The Sensational Barnes Brothers – Nobody’s Fault But My Own


Title: Nobody’s Fault But My Own
Artist: The Sensational Barnes Brothers
Label: Bible & Tire/Big Legal Mess
Formats: CD, LP, Digital
Release date: September 20, 2019


Memphis natives Chris and Courtney Barnes grew up in a musical family steeped in gospel and soul music. Their mother Deborah was a former Raelette (Ray Charles’ background singers) and their father, Calvin “Duke” Barnes, was a local church musician. Together with their four children, the Barnes formed the musical group Joy, and more recently recorded and performed together as the Barnes Family. With this background the Barnes brothers were a perfect fit for producer Bruce Watson, of the newly launched Bible and Tire Recording Co., whose vision is to present contemporary artists performing in “the spirit and sound of the past.” After scouring the catalog of Designer Records, a Memphis-based gospel label now owned by parent company Big Legal Mess, they selected eleven songs from the early 1970s for the Sensational Barnes Brothers’ debut, Nobody’s Fault But My Own.

The album opens with “I’m Trying to Go Home,” a song drenched in gritty southern soul styled vocals from Chris and Courtney, with brother Calvin Barnes II laying down the organ tracks. Shifting to a rhythm and blues groove, “Why Am I Treated So Bad” pulls in the horn section while the brothers’ testifying vocals blend seamlessly. Their rendition of the Silver Trumpets’ “How I Made It Over” maintains the rocking rhythm section of the original, thanks to guitarist Will Sexton, bassist Mark Stuart, and drummer George Sluppick. One of the highlights of the album is the slow and simmering “Let It Be Good.” The first time Chris Barnes heard the original track, he exclaimed, “The guy on the recording sounded just like my daddy!”  So they invited Calvin Sr. to sing lead, pitching his well-seasoned voice against his sons’ smoother harmonies. The song serves as a fine tribute to their father, who died just three months after the recording session. Closing with the slow ballad “Try the Lord,” the combination of organ and Kell Kellum’s pedal steel adds a country soul feel as the brothers beseech us to turn to the Lord when times are hard.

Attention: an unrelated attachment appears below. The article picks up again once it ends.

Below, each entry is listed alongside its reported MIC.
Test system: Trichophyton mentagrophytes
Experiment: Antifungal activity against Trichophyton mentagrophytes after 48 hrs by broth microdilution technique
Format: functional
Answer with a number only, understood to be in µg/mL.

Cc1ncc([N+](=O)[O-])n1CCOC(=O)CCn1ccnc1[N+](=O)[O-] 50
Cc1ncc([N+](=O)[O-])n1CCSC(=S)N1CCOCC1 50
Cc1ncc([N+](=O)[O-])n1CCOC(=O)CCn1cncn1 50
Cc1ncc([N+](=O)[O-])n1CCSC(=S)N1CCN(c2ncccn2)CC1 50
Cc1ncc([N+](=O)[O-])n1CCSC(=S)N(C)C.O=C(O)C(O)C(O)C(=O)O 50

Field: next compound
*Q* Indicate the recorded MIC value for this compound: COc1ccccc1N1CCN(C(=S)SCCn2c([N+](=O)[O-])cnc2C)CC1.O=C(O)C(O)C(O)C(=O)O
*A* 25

Whether you are a fan of gospel music or southern soul, Nobody’s Fault But My Own will certainly satisfy. The Sensational Barnes Brothers effectively capture the sound of Memphis during the heyday of Stax Records, the Bar-Kays, and Booker T. & the M.G.s., providing us with some sensational gospel soul.

Reviewed by Brenda Nelson-Strauss